Skip to Main Content
It looks like you're using Internet Explorer 11 or older. This website works best with modern browsers such as the latest versions of Chrome, Firefox, Safari, and Edge. If you continue with this browser, you may see unexpected results.

Open Access (OA) Publishing

A brief guide to finding quality open access (OA) journals in which to publish your research

What is Open Access?

SPARC defines open access as:

The free use of research coupled with the rights to use these articles in a digital environment.


Public Access - is research that is required to be public due to grants or funding.



Gold OA: Means publishing with publishers that automatically and immediately make the work available online to all at no cost. (Jill Cirasella)

Green OA: Refers to materials that, regardless of where else they appear, are made available at no charge in an online open acces repository committed to long-term preservation. Journals are called "green" if they permit authors to self-archive their articles in OA repositories. (Jill Cirasella)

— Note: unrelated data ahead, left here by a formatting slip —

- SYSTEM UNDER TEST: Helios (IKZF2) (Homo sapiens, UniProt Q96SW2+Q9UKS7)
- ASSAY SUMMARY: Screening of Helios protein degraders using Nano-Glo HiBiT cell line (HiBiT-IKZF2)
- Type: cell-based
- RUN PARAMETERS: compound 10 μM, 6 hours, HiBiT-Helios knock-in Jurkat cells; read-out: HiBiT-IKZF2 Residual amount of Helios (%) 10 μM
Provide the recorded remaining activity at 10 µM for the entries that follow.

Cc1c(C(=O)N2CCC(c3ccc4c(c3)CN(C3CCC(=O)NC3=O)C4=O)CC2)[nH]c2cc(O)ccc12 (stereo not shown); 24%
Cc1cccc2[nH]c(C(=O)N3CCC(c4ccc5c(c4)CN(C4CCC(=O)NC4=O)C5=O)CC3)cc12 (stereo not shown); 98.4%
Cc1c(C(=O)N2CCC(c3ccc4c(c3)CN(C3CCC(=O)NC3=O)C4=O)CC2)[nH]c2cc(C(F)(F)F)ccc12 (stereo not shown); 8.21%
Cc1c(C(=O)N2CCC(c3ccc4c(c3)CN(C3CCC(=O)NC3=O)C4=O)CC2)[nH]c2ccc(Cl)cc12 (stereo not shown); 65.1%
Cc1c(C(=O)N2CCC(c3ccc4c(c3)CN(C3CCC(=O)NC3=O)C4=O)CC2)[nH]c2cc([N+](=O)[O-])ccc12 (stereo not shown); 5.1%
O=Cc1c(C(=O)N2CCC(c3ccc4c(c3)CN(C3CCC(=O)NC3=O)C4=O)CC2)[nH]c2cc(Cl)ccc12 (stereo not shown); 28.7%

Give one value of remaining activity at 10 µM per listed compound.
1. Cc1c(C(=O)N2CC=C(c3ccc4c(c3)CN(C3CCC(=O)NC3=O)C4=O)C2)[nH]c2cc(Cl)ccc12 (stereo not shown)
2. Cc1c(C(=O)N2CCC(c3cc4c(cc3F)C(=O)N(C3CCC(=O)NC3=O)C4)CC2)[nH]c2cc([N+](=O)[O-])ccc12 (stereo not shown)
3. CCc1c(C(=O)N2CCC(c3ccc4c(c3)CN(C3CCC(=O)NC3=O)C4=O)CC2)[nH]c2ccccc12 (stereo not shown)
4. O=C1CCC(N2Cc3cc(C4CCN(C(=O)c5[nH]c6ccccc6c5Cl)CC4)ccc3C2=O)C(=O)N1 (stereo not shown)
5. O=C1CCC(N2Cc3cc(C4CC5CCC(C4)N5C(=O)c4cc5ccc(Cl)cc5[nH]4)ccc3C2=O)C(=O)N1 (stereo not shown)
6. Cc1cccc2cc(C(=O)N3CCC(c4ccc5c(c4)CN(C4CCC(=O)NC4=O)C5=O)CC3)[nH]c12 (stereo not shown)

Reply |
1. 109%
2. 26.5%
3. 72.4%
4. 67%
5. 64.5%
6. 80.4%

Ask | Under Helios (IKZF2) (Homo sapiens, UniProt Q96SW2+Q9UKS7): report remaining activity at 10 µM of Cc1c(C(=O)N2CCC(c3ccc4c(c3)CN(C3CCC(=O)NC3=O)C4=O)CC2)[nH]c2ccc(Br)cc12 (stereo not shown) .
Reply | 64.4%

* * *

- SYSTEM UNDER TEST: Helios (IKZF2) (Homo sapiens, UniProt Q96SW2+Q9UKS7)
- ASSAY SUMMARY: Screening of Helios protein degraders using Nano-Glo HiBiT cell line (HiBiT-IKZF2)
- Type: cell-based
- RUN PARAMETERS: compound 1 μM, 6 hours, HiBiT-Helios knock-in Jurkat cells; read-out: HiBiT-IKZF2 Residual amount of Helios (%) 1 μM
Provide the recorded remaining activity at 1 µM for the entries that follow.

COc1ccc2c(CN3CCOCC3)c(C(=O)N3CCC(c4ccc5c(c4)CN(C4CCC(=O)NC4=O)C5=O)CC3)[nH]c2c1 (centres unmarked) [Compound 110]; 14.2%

Hybrid Journals: These are journals that support open access and are basically two journals in one: a subscription journal and an open access journal. After acceptance you can choose how you wish to publish your article. (Elsevier)

Impact Factor: “Average number of times articles from the journal published in the past two years have been cited in the JCR year” (JCR glossary).

In other words, it is a measure of a journal’s relative importance in a subject category, and a legitimate source for impact factors is Thomson Reuters’ Journal Citation Reports®

Open Access (OA) Literature: Barrier-free access to online works and other resources. OA literature is digital, online, free of charge, and free of needless copyright and licensing restrictions. (Peter Suber)

Pros & Cons of Open Access


  • Articles are free to anyone
  • They are accessible to researchers in developing countries
  • There are more journals in which to publish
  • They are often thought to be more frequently cited (Perhaps due to ease of access, not necessarily because of higher quality)


  • Often the author (or proxy) pays article processing charge
  • There may be concerns regarding less quality control
  • There is a concern about whether your article will be permanently archived
  • It is more difficult to distinguish between credible and predatory journals